By Nicole Matheson
Jeff and Tracie Rehark, of Lake Havasu City, are carving out a niche in a world driven by commercial mass production.
Lost Woods is a small local business making a splash by bringing a myriad of customized games and decorative items to a market yearning for personalization.
Operated by the Reharks, Lost Woods got its start as a fun little hobby as they made signs, small custom projects and knick-knacks for themselves and posting pictures on Facebook. It wasn’t long before others began to take notice.
Soon, the Reharks found themselves fielding orders from interested parties to make customized items like signs and wall hangings as well as games such as Jenga, Connect Four, Yahtzee, corn hole, etc. If you name it and they haven’t made it, you can expect the challenge to be accepted.
Facebook has been their largest tool in reaching others and driving their emerging business.
Tracie Rehark said, “They’ll call or they’ll message me and they’ll say, ‘Can you make this?’ They’ll send me a picture of what they want and I say, ‘Of course.’ So, I either duplicate it or they pick their own colors and their own styles and their own – whatever they want. So, they are able to customize their own work, and then I do the magic and my husband builds.”
The Reharks’ favorite projects are those that challenge them. When approaching a difficult project, Tracie Rehark likes to sleep on it, think about it, picture how she is going to approach it. As the reader can imagine, when customization is an option, projects become trickier than one would think.
This week, the Reharks have been building custom corn hole boards. Their customers have complete control over color and art choices to make them perfect for their own homes, charities or businesses.
Projects taken on by Lost Woods typically include a great deal of woodworking, construction, staining and painting. No project is considered too daunting in their experience. The Reharks bring a personal touch to patrons’ needs by almost always working on the timeframe of the customer.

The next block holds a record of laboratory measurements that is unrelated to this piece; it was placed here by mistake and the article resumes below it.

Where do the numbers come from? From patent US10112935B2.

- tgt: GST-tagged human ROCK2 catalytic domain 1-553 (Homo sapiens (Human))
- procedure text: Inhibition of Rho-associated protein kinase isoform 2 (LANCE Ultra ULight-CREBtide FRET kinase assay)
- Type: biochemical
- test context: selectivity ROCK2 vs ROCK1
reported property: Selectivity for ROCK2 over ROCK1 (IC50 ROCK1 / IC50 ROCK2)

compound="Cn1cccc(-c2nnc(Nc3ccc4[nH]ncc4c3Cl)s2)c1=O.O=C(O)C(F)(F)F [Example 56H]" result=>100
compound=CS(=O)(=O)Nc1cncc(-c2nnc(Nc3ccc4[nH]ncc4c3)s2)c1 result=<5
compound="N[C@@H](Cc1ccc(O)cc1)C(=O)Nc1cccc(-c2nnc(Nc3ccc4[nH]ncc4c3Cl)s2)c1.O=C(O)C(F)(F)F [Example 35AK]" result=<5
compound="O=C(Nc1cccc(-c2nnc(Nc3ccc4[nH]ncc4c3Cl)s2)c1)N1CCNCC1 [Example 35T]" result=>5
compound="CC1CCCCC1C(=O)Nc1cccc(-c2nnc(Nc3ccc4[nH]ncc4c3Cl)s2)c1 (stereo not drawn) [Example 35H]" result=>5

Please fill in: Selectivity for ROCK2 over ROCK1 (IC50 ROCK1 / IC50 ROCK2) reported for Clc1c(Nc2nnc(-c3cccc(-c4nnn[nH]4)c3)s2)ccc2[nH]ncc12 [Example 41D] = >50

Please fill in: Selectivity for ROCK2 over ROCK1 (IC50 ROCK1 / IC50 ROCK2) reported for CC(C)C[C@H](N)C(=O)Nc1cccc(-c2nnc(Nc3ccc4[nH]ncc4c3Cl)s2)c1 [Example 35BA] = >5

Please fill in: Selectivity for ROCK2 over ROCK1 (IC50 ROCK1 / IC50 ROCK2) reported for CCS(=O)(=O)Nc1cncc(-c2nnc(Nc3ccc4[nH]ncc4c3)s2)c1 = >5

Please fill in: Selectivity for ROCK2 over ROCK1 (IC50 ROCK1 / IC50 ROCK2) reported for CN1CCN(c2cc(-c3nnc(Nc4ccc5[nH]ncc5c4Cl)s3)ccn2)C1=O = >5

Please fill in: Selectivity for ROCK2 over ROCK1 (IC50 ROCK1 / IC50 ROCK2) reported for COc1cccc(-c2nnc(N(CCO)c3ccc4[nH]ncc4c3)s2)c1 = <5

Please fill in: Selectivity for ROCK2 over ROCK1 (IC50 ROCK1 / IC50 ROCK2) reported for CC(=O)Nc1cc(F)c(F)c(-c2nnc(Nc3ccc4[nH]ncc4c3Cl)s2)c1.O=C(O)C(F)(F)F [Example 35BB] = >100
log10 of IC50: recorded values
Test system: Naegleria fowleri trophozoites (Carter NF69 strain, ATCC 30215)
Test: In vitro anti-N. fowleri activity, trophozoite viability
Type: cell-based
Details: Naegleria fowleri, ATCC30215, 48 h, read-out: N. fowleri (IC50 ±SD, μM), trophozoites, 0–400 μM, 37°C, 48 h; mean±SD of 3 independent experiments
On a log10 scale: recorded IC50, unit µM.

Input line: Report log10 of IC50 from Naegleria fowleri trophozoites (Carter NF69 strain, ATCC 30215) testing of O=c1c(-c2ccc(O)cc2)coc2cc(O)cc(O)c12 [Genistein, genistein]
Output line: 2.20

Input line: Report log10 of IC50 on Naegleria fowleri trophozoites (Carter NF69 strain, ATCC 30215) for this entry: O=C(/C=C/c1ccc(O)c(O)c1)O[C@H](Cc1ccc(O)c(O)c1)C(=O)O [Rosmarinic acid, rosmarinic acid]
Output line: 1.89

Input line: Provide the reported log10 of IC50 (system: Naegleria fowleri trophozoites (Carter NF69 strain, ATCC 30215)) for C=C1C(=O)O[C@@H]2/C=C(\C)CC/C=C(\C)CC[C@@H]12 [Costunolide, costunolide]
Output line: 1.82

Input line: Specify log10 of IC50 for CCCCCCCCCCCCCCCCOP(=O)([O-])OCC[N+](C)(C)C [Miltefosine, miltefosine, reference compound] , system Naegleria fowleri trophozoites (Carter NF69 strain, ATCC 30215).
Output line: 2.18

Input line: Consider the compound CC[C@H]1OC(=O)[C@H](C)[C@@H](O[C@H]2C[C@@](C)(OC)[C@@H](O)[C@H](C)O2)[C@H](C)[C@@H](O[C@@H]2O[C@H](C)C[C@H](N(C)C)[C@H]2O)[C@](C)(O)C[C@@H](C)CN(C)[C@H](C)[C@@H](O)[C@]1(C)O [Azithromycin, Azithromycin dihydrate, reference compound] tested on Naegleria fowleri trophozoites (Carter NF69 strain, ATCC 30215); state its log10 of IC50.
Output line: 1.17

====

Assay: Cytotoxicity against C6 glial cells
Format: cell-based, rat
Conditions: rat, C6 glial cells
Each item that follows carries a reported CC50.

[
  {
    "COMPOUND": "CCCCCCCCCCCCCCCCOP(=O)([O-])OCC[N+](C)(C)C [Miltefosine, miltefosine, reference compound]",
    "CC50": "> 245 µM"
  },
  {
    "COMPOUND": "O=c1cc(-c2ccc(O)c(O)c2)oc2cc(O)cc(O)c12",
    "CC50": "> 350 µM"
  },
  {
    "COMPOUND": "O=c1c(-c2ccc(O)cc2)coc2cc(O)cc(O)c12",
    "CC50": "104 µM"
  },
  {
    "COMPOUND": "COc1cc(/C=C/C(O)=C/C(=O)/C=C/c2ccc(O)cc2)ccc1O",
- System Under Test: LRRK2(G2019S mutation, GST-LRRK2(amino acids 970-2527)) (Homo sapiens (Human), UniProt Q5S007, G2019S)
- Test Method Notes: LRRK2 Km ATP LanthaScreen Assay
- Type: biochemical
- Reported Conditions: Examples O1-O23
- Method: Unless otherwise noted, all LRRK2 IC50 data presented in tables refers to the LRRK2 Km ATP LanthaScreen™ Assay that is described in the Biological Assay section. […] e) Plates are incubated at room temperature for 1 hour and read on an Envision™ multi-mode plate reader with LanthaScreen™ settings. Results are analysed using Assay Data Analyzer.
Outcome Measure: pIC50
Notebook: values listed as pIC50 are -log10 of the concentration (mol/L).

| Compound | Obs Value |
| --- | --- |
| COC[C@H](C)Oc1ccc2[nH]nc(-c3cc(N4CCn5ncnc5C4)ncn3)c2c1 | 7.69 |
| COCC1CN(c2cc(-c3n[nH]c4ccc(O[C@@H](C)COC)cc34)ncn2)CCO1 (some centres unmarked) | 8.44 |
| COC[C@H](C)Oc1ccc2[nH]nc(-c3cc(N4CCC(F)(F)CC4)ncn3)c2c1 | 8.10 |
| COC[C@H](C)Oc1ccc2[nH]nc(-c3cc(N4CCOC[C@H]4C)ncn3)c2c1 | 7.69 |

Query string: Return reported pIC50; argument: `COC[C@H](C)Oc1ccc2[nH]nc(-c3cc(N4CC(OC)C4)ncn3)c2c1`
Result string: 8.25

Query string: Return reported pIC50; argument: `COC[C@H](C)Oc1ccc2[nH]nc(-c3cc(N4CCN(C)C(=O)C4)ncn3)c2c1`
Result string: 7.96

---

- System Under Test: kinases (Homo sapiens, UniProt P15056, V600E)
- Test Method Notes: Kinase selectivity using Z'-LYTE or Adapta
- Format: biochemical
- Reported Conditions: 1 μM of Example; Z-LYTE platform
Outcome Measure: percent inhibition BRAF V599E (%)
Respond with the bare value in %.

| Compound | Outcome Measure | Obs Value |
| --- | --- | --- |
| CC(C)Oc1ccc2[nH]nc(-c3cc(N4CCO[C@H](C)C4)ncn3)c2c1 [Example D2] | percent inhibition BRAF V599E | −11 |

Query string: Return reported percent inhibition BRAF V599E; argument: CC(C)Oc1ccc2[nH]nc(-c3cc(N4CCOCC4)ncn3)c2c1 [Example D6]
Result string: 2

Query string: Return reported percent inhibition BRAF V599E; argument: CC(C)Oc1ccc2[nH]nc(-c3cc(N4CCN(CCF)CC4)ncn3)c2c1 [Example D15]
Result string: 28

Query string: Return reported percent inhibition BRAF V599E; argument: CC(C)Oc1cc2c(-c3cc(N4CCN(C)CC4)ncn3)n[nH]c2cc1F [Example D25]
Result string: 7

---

“I’m proud of what we do and it makes you feel good inside. I like to be challenged and I like to make customers happy. I love their faces when they see the work,” Tracie Rehark said.
A Growing Business
After two years of business, interest and orders have gone viral as they find themselves shipping across the United States. Facebook is the main method of business for Lost Woods but locals are accounting for a large portion of their work.
One upcoming local project is a giant chair that has been ordered by the Blue Chair restaurant in Lake Havasu City, under the London Bridge. The chair will be only one of eight in the world when it is completed. Plans call for the chair to seat four people and stand 7-feet tall.
The work of Lost Woods doesn’t stop with customers. A project close to the heart for the Reharks is Families for Hope, a nonprofit that helps families with children who have been diagnosed with Holoprosencephaly, a condition that disrupts the development of the brain properly dividing into right and left hemispheres in newborns.
Having been touched by the plight of the parents and their children prompted the Reharks to continue to donate projects to the cause.
More information on Lost Woods can be found on its Facebook page: https://www.facebook.com/LakeHavasuCity777/